Thank you, Stephen, for accepting our invitation and spending this time with us! It is such a privilege to work with talented doctoral students who are doing research across a spectrum of educational research methodologies. Your insights and comments tonight have invited us all to reflect deeply on our actions in research, the use of evidence to address research questions, and resisting the urge to settle on what is easy to manage or convenient. You have reminded us to push the boundaries, while also keeping our research practical, so that we can get something meaningful happening as we change education through our research.

Through the course of the conversation, Sharon mentioned the work of Nobel Laureate Poet, Wislawa Szymborska, in relation to the act of asking questions being what keeps the pulse of the human alive. Here is an excerpt from Szymborska's acceptance speech: 

"When I’m asked about [inspiration] on occasion, I hedge the question, too. But my answer is this: inspiration is not the exclusive privilege of poets or artists generally. There is, has been, and will always be a certain group of people whom inspiration visits. It’s made up of all those who’ve consciously chosen their calling and do their job with love and imagination. It may include doctors, teachers, gardeners – and I could list a hundred more professions. Their work becomes one continuous adventure as long as they manage to keep discovering new challenges in it. Difficulties and setbacks never quell their curiosity. A swarm of new questions emerges from every problem they solve. Whatever inspiration is, it’s born from a continuous “I don’t know.”

... All sorts of torturers, dictators, fanatics, and demagogues struggling for power by way of a few loudly shouted slogans also enjoy their jobs, and they too perform their duties with inventive fervor. Well, yes, but they “know.” They know, and whatever they know is enough for them once and for all. They don’t want to find out about anything else, since that might diminish their arguments’ force. And any knowledge that doesn’t lead to new questions quickly dies out: it fails to maintain the temperature required for sustaining life....   This is why I value that little phrase “I don’t know” so highly. It’s small, but it flies on mighty wings. It expands our lives to include the spaces within us as well as those outer expanses in which our tiny Earth hangs suspended".

I appreciate Sharon's insight and the opportunity to reflect on my work as a professor, a calling that involves asking new questions and discovering new challenges, approaching knowledge with I don't know -- which has led to a lifelong adventure that is rarely, if ever, boring. 

Wisława Szymborska – Nobel Lecture. NobelPrize.org. Nobel Prize Outreach AB 2022. Wed. 23 Mar 2022. https://www.nobelprize.org/prizes/literature/1996/szymborska/lecture/

Friday, February 25, 2022

Supervisors Cannot Bear the Sole Burden for Effective Graduate Education

Recently, Sharon, Sandra and I were excited to see our first article published from a research project focused on understanding Online Doctoral Supervision:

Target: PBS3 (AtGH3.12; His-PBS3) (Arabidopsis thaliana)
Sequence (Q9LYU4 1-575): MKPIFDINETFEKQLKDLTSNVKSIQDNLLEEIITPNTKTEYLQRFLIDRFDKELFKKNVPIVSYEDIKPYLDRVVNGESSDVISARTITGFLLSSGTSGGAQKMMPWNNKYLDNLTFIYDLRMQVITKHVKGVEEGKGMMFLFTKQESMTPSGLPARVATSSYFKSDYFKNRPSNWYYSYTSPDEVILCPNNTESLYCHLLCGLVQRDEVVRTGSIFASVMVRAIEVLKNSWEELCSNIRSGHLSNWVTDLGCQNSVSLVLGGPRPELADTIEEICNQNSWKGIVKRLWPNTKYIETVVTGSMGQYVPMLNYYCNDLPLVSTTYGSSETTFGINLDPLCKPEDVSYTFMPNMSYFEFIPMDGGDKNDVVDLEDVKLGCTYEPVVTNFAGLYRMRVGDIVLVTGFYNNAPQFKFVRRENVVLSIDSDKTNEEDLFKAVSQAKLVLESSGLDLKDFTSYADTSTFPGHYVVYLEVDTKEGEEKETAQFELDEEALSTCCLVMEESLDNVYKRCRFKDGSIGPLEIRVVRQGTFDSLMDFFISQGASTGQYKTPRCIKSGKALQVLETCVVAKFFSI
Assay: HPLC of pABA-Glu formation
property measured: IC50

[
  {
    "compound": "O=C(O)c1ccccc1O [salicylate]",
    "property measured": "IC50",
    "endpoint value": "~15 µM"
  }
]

Jacobsen, M., Friesen, S., & Becker, S. (2021). Online supervision in a professional doctorate in education: Cultivating relational trust within learning alliances. Innovations in Education and Teaching International, 58(6), 635-646. https://doi.org/10.1080/14703297.2021.1991425 (Q1 Education Journal)

Inspired by a great presentation by Dr. Brockway, Nursing, on the value of tweetorials to increase awareness of one's work, I tried my hand at writing one in 18 parts (see below): https://twitter.com/dmichelej/status/1488651595889856513

Dr. Kay Guccione, an amazing colleague I have come to know through IDERN, saw the tweetorial, and invited us to write this blog post: 

      Jacobsen, M., Friesen, S., & Becker, S. (2022, February). Trust grows when supervisors take the lead in online supervision. Guest post on Dr. Kay Guccione’s Supervising PhDs Blog. https://supervisingphds.wordpress.com/2022/02/23/trust-grows-when-supervisors-take-the-lead-in-online-supervision/


The three of us have drafted a book chapter from this research for a book (in review) and look forward to sharing it soon. 


Our Tweetorial in 18 Parts


Online supervision in a professional doctorate in education: Cultivating relational trust within learning alliances, Innovations in Education and Teaching International, DOI:10.1080/14703297.2021.1891425
@sfriesen @sandralynnbeck a #tweetorial

The rapid and widespread pivot to online teaching and supervision in the pandemic created a pressing need to improve understanding of effective online supervisory relationships 2/18

@dmichelej @sfriesen @sandralynnbeck’s case study yielded five enabling factors for effective online supervisory relationships 1) Establish trust early in relationship 2) Engage intentionally in mentorship and scaffolding 3/18

3) Provide multiple levels and layers of support 4) Give timely formative feedback 5) Cultivate a collaborative community of support for doctoral student writing 4/18

Establishing a trusting relationship early, and then cultivating ongoing relational trust throughout the supervisory relationship, is essential for student progress, success & satisfaction 5/18